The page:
Defying all odds, and debunking all opinion polls, David Cameron, of the Conservative party, secured a second term as Prime Minister of UK in the elections held last week.
What is surprising me, and to all of us, is the difference – in what the opinion polls had predicted, and what had actually happened.
Opinion polls were saying that the Tories will not be able to hold on to their seats.
They were also suggesting that neither Labour candidates nor Liberal Democrats will get good numbers, and therefore, the UK government will be in complete disarray when the election results are out.
But shockingly, conservatives were able to not only keep their seats, but also expand their base substantially.
They won 331 seats out of 650, and can form a new government. This time without the need for any coalition, like in Cameron’s first term win, five years ago.
326 seats is all that a party needs to win, in order to form the government.
The unexpected increase of the Tory seats has now left the opposition leaders wondering what hit them.
As soon as they realized that David Cameron was heading back to 10 Downing Street, to stay for the next term, resignations were announced.
Labour’s Ed Miliband, Liberal Democrat’s Nick Clegg and UK Independence Party’s (UKIP) Nigel Farage have all quit their posts.
Nick Clegg, who was the Deputy Prime Minister for five years, was able to hold on to his seat of Sheffield Hallam but he had had no choice but to accept defeat as the leader of Liberal Democrat.
The inaccuracy of the poll predication is what I was wondering about. And I found that it has become a big point of discussion in UK.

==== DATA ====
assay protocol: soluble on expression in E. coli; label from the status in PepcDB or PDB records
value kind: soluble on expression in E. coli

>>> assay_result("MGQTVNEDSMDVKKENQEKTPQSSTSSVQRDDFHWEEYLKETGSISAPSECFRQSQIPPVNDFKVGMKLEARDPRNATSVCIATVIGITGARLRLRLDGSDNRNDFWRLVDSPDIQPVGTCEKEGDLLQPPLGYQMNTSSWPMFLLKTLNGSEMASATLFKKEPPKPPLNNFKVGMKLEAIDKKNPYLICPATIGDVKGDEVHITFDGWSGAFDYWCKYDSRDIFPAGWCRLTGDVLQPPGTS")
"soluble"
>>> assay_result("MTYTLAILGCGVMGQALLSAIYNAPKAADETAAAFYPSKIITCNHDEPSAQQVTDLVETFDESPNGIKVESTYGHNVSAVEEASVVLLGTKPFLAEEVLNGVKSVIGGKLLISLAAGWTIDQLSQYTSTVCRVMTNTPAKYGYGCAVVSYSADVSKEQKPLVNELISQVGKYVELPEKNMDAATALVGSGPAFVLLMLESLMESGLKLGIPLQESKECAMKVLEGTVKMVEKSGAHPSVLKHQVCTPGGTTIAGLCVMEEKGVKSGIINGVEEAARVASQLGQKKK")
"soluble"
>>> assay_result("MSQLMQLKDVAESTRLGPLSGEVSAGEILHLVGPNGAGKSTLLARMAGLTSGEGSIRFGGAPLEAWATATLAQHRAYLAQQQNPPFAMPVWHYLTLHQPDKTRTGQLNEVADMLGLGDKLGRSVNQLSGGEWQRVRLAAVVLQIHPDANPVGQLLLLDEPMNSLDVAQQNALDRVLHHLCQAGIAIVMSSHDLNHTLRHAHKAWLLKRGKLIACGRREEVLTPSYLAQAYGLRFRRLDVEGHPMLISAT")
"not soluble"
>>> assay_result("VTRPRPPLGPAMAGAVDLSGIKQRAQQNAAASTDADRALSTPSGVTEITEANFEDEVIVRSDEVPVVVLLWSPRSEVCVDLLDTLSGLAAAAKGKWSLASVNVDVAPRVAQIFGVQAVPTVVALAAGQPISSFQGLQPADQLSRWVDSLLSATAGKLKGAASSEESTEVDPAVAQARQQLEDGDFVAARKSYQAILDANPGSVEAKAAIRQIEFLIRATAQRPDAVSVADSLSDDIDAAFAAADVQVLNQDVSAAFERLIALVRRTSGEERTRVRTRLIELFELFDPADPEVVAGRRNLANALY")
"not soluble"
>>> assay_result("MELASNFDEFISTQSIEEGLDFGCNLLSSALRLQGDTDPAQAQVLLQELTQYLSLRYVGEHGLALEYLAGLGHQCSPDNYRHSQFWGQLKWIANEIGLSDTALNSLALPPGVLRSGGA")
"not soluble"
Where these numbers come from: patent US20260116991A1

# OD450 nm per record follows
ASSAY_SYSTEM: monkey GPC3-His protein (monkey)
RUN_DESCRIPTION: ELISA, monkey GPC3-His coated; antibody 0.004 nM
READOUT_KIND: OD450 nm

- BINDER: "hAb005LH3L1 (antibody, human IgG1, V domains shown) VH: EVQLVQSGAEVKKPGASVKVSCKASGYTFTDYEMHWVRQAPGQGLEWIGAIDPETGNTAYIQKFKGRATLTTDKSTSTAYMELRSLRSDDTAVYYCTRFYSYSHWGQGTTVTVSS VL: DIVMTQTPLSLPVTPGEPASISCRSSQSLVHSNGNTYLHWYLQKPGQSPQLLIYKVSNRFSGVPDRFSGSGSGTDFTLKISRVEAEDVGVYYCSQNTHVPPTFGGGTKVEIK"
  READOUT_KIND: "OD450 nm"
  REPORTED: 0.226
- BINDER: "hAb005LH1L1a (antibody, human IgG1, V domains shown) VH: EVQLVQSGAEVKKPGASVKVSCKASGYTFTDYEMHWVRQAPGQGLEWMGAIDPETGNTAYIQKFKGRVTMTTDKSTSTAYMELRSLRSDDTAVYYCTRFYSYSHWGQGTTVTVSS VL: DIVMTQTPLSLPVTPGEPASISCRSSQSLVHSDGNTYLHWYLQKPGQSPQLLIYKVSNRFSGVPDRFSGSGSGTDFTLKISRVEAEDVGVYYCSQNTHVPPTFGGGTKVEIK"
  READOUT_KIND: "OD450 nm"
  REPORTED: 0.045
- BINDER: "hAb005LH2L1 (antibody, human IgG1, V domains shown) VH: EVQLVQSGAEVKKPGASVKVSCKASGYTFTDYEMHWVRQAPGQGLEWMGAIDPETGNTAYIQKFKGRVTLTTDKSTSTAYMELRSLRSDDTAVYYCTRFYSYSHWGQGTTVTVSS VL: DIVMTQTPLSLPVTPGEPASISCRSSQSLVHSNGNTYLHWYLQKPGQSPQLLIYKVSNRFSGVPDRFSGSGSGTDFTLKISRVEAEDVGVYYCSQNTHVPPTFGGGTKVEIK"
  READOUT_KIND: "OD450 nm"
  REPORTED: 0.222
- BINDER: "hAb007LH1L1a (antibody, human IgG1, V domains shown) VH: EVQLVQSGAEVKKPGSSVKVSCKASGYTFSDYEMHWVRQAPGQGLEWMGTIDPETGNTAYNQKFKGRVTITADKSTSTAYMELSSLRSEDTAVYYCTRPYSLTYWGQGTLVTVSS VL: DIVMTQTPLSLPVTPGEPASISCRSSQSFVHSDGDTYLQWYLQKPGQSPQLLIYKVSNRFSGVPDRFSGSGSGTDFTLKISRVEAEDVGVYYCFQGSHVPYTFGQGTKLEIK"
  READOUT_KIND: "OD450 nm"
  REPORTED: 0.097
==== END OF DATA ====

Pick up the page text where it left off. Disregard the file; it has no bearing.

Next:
So much so that the British Polling Council, supported by the Market Research Society, is setting up an independent enquiry to look into the possible causes of this apparent bias, and to make recommendations for future polling.
But what does Cameron’s re-election mean to UK?
Firstly, the EU referendum of 2017 is likely to give him a tough time. The British position in the European Union is unlikely to find a common ground within his party.
Secondly, now, with the huge victory for SNP (Scottish National Party) with 55 seats, a second Scottish independence referendum cannot be ruled out. And we must see how he handles it.
Thirdly, how will his government cut the welfare budget for working age people by £12 bn? Tories promised huge cuts in government spending and it is not going to be easy for him.
And what does Cameron’s’ re-election mean to UK-GCC relations?
It would be status quo, I think, on on-going issues. Barely ten days ago, British Foreign Secretary Philip Hammond had met with the Saudi Foreign Minister in Riyadh.
Saudi government had expressed concerns – firstly, on Iran’s probable nuclear capability, saying it could threaten regional and international security, and secondly, on the Yemen crisis for British support.
Discussions are still on, but Philip Hammond – who is now reappointed as British Foreign Minister after Cameron’s re-election – is likely to maintain friendly UK-GCC relations.
All said and done, David Cameron, who, at 43, became the second youngest prime minister of UK after Robert Banks Jenkinson, the 2nd Earl of Liverpool, who was 42 when he took up the position in 1812.
But will he be UK’s last Prime Minister? That is what some people are asking, as they feel that, with SNP’s win, Scotland’s independence issue might get resurrected.
I hope not.